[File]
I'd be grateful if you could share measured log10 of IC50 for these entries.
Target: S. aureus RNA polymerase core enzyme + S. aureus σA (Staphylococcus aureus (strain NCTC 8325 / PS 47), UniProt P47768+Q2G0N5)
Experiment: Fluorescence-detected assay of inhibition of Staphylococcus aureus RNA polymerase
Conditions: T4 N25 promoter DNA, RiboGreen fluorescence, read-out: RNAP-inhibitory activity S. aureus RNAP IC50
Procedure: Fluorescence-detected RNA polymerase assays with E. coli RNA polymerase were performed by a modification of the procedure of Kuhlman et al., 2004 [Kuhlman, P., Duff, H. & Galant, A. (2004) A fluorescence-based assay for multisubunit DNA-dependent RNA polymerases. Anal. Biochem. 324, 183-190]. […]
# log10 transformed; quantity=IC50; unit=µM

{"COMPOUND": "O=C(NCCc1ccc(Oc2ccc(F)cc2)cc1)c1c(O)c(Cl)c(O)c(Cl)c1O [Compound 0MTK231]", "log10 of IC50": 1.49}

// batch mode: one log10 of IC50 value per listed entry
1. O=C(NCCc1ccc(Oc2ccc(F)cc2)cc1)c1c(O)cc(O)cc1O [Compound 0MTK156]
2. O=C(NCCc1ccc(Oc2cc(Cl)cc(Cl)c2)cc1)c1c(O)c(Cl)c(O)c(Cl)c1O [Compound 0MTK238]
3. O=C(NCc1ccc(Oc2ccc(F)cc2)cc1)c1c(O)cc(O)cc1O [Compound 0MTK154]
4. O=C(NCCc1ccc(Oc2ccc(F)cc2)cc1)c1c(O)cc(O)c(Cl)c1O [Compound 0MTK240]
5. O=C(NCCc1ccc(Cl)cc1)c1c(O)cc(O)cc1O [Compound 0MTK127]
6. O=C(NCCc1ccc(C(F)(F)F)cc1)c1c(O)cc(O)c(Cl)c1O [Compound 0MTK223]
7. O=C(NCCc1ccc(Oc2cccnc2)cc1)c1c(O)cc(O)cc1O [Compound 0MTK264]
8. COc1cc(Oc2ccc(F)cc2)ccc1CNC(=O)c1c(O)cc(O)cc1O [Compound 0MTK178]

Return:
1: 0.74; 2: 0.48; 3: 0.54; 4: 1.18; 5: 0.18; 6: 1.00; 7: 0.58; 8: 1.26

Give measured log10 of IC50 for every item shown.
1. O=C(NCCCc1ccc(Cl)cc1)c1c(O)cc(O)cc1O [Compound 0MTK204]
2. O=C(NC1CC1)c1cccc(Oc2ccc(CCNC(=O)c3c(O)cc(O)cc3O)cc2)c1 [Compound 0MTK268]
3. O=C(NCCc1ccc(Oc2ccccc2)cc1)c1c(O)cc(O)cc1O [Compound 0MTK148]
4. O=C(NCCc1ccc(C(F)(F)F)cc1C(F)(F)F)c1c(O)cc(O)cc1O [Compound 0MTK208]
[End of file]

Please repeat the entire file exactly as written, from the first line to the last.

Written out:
I'd be grateful if you could share measured log10 of IC50 for these entries.
Target: S. aureus RNA polymerase core enzyme + S. aureus σA (Staphylococcus aureus (strain NCTC 8325 / PS 47), UniProt P47768+Q2G0N5)
Experiment: Fluorescence-detected assay of inhibition of Staphylococcus aureus RNA polymerase
Conditions: T4 N25 promoter DNA, RiboGreen fluorescence, read-out: RNAP-inhibitory activity S. aureus RNAP IC50
Procedure: Fluorescence-detected RNA polymerase assays with E. coli RNA polymerase were performed by a modification of the procedure of Kuhlman et al., 2004 [Kuhlman, P., Duff, H. & Galant, A. (2004) A fluorescence-based assay for multisubunit DNA-dependent RNA polymerases. Anal. Biochem. 324, 183-190]. […]
# log10 transformed; quantity=IC50; unit=µM

{"COMPOUND": "O=C(NCCc1ccc(Oc2ccc(F)cc2)cc1)c1c(O)c(Cl)c(O)c(Cl)c1O [Compound 0MTK231]", "log10 of IC50": 1.49}

// batch mode: one log10 of IC50 value per listed entry
1. O=C(NCCc1ccc(Oc2ccc(F)cc2)cc1)c1c(O)cc(O)cc1O [Compound 0MTK156]
2. O=C(NCCc1ccc(Oc2cc(Cl)cc(Cl)c2)cc1)c1c(O)c(Cl)c(O)c(Cl)c1O [Compound 0MTK238]
3. O=C(NCc1ccc(Oc2ccc(F)cc2)cc1)c1c(O)cc(O)cc1O [Compound 0MTK154]
4. O=C(NCCc1ccc(Oc2ccc(F)cc2)cc1)c1c(O)cc(O)c(Cl)c1O [Compound 0MTK240]
5. O=C(NCCc1ccc(Cl)cc1)c1c(O)cc(O)cc1O [Compound 0MTK127]
6. O=C(NCCc1ccc(C(F)(F)F)cc1)c1c(O)cc(O)c(Cl)c1O [Compound 0MTK223]
7. O=C(NCCc1ccc(Oc2cccnc2)cc1)c1c(O)cc(O)cc1O [Compound 0MTK264]
8. COc1cc(Oc2ccc(F)cc2)ccc1CNC(=O)c1c(O)cc(O)cc1O [Compound 0MTK178]

Return:
1: 0.74; 2: 0.48; 3: 0.54; 4: 1.18; 5: 0.18; 6: 1.00; 7: 0.58; 8: 1.26

Give measured log10 of IC50 for every item shown.
1. O=C(NCCCc1ccc(Cl)cc1)c1c(O)cc(O)cc1O [Compound 0MTK204]
2. O=C(NC1CC1)c1cccc(Oc2ccc(CCNC(=O)c3c(O)cc(O)cc3O)cc2)c1 [Compound 0MTK268]
3. O=C(NCCc1ccc(Oc2ccccc2)cc1)c1c(O)cc(O)cc1O [Compound 0MTK148]
4. O=C(NCCc1ccc(C(F)(F)F)cc1C(F)(F)F)c1c(O)cc(O)cc1O [Compound 0MTK208]